efore "Gamera: Guardian of the Universe", Gamera
was a pathetic Godzilla knockoff, starring in several films during the 60's and
70's. His movies were cheaply made and primarily aimed at young children with
very low standards for entertainment. In 1995, director Shuske Kaneko ("Crossfire")
and writer Kazunori Ito ("Pistol
Opera") changed everything by giving Gamera a comeback more
stunning than the New York Yankees' in the 1996 World Series.
The filmmakers wipe the slate clean for "Gamera:
Guardian of the Universe", ignoring all previous films in the series in
favor of a new origin. Gamera is now a monster genetically created by the
extinct people of Atlantis as a defense against the man-eating birds Gyaos.
Gamera reappears in the modern world when his ancient enemy returns and begins
using the Japanese population as a buffet. Gamera must destroy his old enemies
to save Earth and fight off the military that misunderstands his intentions.
Gamera gets a fantastic new look that makes him fiercer and
more battle-ready. He also gets an upgrade in abilities to boot; not only can he
fly at hypersonic speeds, but he can also emit lethal fireballs from his mouth.
The Gyaos have also been rethought; they're now more bloodthirsty and have
acquired a taste for human flesh. The villains have also been given a supersonic
ray that emits from their mouth and is powerful enough to slice through steel.
The new look is more realistic and sleeker than before, making them a far more
formidable enemy for Gamera.
Director Shuske Kaneko may be a rookie with monster movies,
but he directs "Gamera" like a veteran. Kaneko skillfully moves the
action along at a brisk pace and ensures that the monster battles have the
appropriate sense of drama. He also gives the film a darkly modernistic look
that enhances the realism of the film. The script by Kazunori Ito is tightly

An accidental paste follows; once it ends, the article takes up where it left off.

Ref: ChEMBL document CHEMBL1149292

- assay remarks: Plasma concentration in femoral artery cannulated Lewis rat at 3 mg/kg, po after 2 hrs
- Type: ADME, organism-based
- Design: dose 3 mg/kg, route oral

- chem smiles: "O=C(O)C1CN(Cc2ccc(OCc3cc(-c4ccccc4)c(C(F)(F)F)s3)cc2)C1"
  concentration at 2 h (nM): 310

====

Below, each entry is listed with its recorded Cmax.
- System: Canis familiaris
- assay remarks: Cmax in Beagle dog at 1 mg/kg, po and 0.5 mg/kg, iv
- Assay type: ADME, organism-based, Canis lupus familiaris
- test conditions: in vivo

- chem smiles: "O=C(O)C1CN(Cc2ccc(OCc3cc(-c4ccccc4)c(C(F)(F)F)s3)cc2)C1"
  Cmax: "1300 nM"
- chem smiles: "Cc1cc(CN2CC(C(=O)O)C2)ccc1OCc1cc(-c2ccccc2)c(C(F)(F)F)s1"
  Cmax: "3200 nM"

written and highly imaginative in many respects. But there are parts of
"Gamera" that we've all seen before: environmental concerns, relics
from ancient civilizations, and telepathic teenagers. These are all old concepts
and nothing new to fans of the genre.
A bigger problem is how much longer it
takes the star to appear. Gamera doesn't show up until 1/3 of the movie is over,
leaving most of the screen time to the Gyaos. While Gamera's first appearance is
very dramatic, the audience shouldn't have to wait over 30 minutes to see what
they came to see in the first place.
Most impressive is the special effects work by Shinji
Higuchi, who helps revive the Gamera character with an arsenal of computer
animation, monster suits, breathtaking pyrotechnics, and wire works. Overall,
the work is excellent, making the monsters and battles seem believable. The
Gamera and the Gyaos suits are also highly detailed, as well as the miniatures
they trample. But there are a few glitches in Higuchi's otherwise superior work.
The shots of the Gyaos suit, especially the ones early in the movie, don't
always mesh well with the live-action footage. It's a bit obvious at times that
the filmmakers have edited together two separate shots for a single scene. Also,
Gamera frequently looks expressionless, and occasionally even a bit glassy eyed.
Some of effects -- for example the missiles fired at Gamera -- are obviously CGI
and look a bit cartoonish. Fortunately, these problems were corrected in later
entries in the series.
As is frequently the case in kaiju films, the cast tends to
blend into the background in order to give the monsters center stage. Sadly,
"Gamera" is no different, but for two exceptions. As the jittery
Inspector Osaka, Yukijiro Hotaru gives a memorable and funny performance as a
policeman working to stop the Gyaos. Hotaru is a man hysterically trying to deal
with a situation but has no idea how. Another standout is Ayako Fujitani as the
teen that shares a telepathic bond with Gamera. Her luminous presence lights up
the film's darkness, and she proceeds to steal every scene she's in.
"Gamera: Guardian of the Universe" is an amazing
comeback for a has-been monster. The film also throws down the gauntlet to other
monster films, daring them to match it. It's sad to say that the producers of
"Godzilla" and "Yonggary"
weren't able to meet the challenge. But while we wait for someone to step up, we
can always pass the time by enjoying this expertly crafted monster film.